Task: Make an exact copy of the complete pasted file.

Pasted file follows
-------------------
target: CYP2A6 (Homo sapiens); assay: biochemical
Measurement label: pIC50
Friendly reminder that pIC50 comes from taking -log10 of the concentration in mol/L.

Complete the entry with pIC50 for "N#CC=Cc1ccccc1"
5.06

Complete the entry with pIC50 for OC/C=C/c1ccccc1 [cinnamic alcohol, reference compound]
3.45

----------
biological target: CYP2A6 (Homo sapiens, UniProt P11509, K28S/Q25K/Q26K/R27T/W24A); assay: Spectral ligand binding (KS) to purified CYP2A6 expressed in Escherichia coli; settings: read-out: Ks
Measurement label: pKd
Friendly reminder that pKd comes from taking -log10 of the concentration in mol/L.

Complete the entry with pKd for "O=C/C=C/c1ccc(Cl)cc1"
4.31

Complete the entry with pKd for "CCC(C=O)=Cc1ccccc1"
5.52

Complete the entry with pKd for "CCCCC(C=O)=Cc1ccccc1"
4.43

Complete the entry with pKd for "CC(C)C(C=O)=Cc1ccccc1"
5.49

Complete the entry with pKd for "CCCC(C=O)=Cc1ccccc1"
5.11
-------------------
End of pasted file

target: CYP2A6 (Homo sapiens); assay: biochemical
Measurement label: pIC50
Friendly reminder that pIC50 comes from taking -log10 of the concentration in mol/L.

Complete the entry with pIC50 for "N#CC=Cc1ccccc1"
5.06

Complete the entry with pIC50 for OC/C=C/c1ccccc1 [cinnamic alcohol, reference compound]
3.45

----------
biological target: CYP2A6 (Homo sapiens, UniProt P11509, K28S/Q25K/Q26K/R27T/W24A); assay: Spectral ligand binding (KS) to purified CYP2A6 expressed in Escherichia coli; settings: read-out: Ks
Measurement label: pKd
Friendly reminder that pKd comes from taking -log10 of the concentration in mol/L.

Complete the entry with pKd for "O=C/C=C/c1ccc(Cl)cc1"
4.31

Complete the entry with pKd for "CCC(C=O)=Cc1ccccc1"
5.52

Complete the entry with pKd for "CCCCC(C=O)=Cc1ccccc1"
4.43

Complete the entry with pKd for "CC(C)C(C=O)=Cc1ccccc1"
5.49

Complete the entry with pKd for "CCCC(C=O)=Cc1ccccc1"
5.11